In medicine, innovative things happen all the time. When *you* go to the doctor, you get the same ol' thing that has been done since 1952.
I don't know why I'm even bothering to respond to someone who writes down such utter bollocks, but I'll bite.
The very first cancer patient was treated with cobalt-60 irradiation in late 1951, in London, Ontario--so I suppose that slips into your 1952 window (though the instruments used in those preliminary 1951 tests bear very little resemblance to those used today). The first use of a clinical linear accelerator for high-energy radiotherapy wasn't until 1956, at Stanford.
The first clinical x-ray CT scanner was used in 1971; it took five minutes to collect a slice of data, and more than two hours to process that data into a rather low-resolution image. PET scanning using FDG started around 1976. The first commercial MR imagers appeared around 1980, after a decade or so of futzing about with technical challenges.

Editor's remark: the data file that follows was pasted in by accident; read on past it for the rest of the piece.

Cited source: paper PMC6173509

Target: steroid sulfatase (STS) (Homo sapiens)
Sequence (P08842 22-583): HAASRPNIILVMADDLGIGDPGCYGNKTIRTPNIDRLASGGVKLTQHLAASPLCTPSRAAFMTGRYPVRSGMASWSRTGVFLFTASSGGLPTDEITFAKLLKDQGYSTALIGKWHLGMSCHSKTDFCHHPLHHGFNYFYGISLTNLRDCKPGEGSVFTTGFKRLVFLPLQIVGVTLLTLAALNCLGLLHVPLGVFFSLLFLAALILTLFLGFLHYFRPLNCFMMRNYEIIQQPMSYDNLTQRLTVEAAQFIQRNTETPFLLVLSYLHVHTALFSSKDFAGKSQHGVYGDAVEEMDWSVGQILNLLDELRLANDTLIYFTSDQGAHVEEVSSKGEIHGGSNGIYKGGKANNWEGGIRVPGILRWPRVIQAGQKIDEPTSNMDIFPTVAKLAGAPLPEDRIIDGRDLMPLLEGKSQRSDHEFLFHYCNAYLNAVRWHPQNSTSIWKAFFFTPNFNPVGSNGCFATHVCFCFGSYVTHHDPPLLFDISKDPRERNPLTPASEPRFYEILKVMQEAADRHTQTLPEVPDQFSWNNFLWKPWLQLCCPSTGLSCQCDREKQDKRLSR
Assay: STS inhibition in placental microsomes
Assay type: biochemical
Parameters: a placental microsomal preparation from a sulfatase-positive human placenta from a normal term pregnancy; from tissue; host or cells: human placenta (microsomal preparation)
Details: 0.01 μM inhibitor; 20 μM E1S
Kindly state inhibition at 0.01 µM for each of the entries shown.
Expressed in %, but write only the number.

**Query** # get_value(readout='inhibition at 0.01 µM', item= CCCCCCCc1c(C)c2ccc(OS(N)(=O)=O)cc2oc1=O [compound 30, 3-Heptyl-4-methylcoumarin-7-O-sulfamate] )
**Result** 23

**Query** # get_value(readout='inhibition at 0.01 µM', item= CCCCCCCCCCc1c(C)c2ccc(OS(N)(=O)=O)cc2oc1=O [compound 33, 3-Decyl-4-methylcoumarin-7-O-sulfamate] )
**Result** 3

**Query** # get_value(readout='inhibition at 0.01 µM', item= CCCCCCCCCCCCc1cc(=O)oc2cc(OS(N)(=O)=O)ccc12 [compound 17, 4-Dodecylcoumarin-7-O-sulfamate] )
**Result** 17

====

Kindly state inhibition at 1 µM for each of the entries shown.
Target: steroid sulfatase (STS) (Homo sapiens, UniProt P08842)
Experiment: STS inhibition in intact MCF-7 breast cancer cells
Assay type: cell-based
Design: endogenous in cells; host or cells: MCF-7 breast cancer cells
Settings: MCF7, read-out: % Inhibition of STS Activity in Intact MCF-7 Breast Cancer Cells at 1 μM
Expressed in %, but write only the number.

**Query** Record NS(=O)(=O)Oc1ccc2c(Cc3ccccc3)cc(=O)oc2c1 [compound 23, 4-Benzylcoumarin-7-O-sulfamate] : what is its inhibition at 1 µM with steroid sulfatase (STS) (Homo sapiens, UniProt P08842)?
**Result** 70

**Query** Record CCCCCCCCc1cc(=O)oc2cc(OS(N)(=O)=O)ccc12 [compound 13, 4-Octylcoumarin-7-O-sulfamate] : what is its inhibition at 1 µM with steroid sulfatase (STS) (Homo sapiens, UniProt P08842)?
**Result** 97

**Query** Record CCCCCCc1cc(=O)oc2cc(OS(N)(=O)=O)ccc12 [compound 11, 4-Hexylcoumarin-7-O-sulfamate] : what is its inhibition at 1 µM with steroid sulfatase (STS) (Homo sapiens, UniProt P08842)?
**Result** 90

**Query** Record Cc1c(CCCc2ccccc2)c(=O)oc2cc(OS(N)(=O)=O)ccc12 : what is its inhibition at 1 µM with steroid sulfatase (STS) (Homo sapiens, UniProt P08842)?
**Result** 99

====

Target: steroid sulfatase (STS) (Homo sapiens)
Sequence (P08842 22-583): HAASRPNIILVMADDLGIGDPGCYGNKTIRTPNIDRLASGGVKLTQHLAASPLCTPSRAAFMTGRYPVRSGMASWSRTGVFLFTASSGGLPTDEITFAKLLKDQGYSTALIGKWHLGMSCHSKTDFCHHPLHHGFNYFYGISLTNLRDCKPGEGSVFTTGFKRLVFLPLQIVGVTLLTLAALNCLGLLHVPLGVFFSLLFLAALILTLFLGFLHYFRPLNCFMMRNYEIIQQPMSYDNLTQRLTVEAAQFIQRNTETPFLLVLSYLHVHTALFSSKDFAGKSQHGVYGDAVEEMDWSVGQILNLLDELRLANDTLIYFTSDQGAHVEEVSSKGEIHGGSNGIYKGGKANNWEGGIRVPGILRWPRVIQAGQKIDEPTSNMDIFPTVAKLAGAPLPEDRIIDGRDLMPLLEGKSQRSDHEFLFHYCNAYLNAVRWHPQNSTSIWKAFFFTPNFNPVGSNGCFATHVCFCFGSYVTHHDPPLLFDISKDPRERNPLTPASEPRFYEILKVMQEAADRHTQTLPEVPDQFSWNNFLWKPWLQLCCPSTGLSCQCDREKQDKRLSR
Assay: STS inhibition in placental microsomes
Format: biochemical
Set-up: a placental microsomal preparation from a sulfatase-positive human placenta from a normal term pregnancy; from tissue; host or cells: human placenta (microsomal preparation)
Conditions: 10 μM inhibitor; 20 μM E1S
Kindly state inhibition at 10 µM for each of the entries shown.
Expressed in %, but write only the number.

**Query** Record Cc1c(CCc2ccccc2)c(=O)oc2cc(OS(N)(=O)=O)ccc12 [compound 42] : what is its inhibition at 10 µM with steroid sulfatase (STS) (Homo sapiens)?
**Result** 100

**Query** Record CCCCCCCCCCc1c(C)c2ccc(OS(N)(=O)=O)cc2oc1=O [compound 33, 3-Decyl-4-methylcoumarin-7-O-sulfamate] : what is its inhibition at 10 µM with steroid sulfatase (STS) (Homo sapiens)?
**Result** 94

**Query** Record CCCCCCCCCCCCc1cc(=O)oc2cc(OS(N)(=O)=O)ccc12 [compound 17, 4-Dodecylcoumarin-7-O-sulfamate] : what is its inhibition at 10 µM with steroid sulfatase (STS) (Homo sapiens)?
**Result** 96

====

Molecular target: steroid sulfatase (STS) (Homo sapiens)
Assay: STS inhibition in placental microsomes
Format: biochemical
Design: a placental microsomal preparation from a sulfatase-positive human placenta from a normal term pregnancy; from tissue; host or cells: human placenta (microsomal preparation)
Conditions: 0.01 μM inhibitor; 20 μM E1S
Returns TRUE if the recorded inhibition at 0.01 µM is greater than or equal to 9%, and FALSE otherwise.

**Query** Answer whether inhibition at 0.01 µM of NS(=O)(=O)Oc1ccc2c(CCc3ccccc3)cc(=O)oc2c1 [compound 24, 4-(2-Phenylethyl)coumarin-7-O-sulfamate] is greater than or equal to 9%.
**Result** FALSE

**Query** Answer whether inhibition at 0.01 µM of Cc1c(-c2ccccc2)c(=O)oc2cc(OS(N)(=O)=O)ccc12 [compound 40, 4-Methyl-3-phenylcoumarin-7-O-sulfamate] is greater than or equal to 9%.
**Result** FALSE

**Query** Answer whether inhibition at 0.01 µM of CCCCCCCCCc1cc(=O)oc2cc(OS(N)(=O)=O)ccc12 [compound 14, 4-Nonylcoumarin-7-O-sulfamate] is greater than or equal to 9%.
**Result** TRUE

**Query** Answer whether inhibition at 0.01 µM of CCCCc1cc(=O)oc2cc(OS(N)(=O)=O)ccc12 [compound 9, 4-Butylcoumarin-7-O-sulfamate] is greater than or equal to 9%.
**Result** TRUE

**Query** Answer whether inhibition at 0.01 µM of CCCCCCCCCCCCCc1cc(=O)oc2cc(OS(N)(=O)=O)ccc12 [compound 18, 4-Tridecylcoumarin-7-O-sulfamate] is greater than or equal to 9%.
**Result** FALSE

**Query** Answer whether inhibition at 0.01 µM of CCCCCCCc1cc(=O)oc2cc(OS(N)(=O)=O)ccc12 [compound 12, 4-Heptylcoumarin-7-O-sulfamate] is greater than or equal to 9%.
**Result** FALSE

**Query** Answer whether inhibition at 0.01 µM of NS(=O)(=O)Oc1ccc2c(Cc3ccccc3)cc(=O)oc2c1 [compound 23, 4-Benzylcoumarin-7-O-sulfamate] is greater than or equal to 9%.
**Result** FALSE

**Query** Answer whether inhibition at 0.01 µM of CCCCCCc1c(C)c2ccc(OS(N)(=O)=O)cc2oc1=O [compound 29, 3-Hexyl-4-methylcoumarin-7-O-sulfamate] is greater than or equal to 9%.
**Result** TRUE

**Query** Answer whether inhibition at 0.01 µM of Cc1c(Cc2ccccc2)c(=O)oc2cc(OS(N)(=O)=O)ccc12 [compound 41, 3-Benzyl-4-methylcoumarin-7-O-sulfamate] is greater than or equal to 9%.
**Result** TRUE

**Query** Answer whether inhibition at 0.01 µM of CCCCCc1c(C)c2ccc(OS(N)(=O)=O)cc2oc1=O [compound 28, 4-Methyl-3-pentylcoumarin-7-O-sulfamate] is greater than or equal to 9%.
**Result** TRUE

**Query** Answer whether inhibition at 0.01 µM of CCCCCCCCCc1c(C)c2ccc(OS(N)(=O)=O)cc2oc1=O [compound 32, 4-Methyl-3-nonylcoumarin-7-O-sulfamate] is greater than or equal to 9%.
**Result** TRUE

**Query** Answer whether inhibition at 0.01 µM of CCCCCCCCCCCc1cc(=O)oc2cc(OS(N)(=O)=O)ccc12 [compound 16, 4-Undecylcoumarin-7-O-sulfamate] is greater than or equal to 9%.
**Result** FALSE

The drug cisplatin wasn't approved by the FDA until 1978; it was the first discovered of a line of platinum-containing antineoplastic drugs. The drug taxol received FDA approval in late 1992. It was the first clinically-used taxane, a family of compounds which inhibit microtubule formation and thereby disrupt cell division. Rituximab was approved in 1997. It was the first anti-cancer monoclonal antibody therapy; there are now more than a dozen. Imatinib was the first small-molecule kinase inhibitor for cancer therapy, approved in 2001.
All of the above techniques and therapies are available to *you* and in routine use today - when they haven't been superseded by even newer developments. I hate to break it to you, but this ain't your grandma's oncology.